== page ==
Five Mistakes Beginners Make When Working With Databases

When you start out as a developer there’s an overwhelming amount of things to grasp. First there’s the language itself, then all the quirks of the specific framework you’re using,and after that (or maybe before) we’ll throw front-end development into the mix, and somewhere along the line you have to decide to store your data somewhere.

Early on, with so many things to quickly master, the database tends to be an after-though in application design (perhaps because it doesn’t make an impact to end user experience). As a result there’s a number of bad practices that tend to get picked up when working with databases, here’s a rundown of just a few.

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Hands on Postgres Sharding

Notice: Much of this post still applies, but now applies more directly to Citus. Since this post originally published, pg_shard is now deprecated. Citus now has an open source version which offer a superset of the features of pg_shard, as well as a cloud offering. Finally you can find some further guidance for sharding on the Citus blog and docs

Back in 2012 I wrote an overview of database sharding. Since then I’ve had a few questions about it, which have really increased in frequency over the last two months. As a result I thought I’d do a deeper dive with some actual hands on for sharding. Though for this hands on, because I do value my time I’m going to take advantage of pg_shard rather than creating mechanisms from scratch.

For those unfamiliar pg_shard is an open source extension from Citus data who has a commerical product that you can think of is pg_shard++ (and probably much more). Pg_shard adds a little extra to let data automatically distribute to other Postgres tables (logical shards) and Postgres databases/instances (physical shards) thus letting you outgrow a single Postgres node pretty simply.

Alright, enough talk about it, let’s get things up and running.

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What Being a PM Is Really Like - Software Is Easy, People Are Hard

In recent months I’ve had the question nearly once a week about advice/tips for becoming a Product Manager or more commonly referred to as PM. These are generally coming from people that are either currently engineers, or previously were and are in some engineer/customer role such as a sales engineer or solution architect. There’s a number of high level pieces talking about PM and it often feels glorious, I mean you get to make product decisions right? You get to call some shots. Well that sometimes may be true, but don’t assume it’s all rainbows and sparkles.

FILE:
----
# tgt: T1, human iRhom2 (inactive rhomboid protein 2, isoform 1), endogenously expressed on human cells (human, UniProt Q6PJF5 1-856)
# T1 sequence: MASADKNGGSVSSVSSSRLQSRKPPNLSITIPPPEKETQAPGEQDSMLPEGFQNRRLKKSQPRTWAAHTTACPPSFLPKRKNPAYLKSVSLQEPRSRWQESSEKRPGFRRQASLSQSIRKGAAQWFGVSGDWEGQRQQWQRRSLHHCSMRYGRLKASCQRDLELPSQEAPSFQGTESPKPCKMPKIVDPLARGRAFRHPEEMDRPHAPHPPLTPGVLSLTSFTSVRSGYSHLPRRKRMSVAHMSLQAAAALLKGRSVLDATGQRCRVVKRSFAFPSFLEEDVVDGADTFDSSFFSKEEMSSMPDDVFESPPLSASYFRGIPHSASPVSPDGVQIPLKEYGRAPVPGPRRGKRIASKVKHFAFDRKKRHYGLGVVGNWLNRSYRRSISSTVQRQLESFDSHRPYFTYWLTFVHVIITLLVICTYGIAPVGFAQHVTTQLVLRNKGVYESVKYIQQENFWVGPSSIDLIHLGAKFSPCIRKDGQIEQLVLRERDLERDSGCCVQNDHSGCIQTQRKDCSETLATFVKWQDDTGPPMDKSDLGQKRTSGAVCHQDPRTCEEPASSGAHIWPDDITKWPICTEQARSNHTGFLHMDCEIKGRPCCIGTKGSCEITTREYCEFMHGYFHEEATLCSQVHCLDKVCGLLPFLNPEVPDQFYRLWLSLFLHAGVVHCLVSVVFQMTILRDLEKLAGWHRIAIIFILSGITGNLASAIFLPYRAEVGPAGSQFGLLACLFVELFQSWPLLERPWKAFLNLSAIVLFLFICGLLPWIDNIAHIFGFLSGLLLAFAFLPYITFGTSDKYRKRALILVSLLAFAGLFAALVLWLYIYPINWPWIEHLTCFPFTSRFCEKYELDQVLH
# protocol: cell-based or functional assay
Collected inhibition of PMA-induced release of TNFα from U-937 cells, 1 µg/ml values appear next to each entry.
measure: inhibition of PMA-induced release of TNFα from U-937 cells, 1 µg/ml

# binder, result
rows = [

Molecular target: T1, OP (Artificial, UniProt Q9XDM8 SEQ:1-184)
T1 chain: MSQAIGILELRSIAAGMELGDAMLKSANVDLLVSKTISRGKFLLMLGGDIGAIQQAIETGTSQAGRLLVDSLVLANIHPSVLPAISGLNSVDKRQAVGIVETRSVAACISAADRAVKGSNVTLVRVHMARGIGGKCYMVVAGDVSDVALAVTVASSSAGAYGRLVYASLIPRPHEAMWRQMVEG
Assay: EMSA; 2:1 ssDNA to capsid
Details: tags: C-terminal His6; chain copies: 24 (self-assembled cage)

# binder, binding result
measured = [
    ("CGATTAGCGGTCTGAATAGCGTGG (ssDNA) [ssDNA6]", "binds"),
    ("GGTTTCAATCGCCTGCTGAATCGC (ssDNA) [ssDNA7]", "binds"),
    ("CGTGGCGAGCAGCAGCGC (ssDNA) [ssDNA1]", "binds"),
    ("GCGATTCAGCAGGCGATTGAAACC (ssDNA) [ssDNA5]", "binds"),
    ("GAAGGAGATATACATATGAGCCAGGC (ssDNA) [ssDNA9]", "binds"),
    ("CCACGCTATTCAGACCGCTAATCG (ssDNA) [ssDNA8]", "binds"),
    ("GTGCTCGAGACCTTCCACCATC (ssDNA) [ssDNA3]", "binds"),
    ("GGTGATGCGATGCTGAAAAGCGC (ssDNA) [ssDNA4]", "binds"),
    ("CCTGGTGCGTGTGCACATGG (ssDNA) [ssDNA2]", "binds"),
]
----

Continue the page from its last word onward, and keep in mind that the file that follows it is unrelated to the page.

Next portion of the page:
Especially as a first time PM what your day to day will look like won’t be debating strategy all day long. Here’s a few of the good and the bad sides of being a PM.

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Marketing Definitions for Developers

Marketing often feels like a dirty-icky thing to many developers. Well until you feel like you have a great product, but no one using it then you have to get a crash course in all of that. And while I might cover some of the actual basics in the future, just knowing what marketing people actually mean when they’re talking can be a huge jump start. Here’s a guide that distills many of the acronyms and terms down to what they actually mean in reality.

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Writing More Legible SQL

A number of times in a crowd I’ve asked how many people enjoy writing SQL, and often there’s a person or two. The follow up is how many people enjoy reading other people’s SQL and that’s unanimously 0. The reason for this is that so many people write bad SQL. It’s not that it doesn’t do the job, it’s just that people don’t tend to treat SQL the same as other languages and don’t follow strong code formatting guidelines. So, of course here’s some of my own recommendations on how to make SQL more readable.

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My Top 10 Postgres Features and Tips for 2016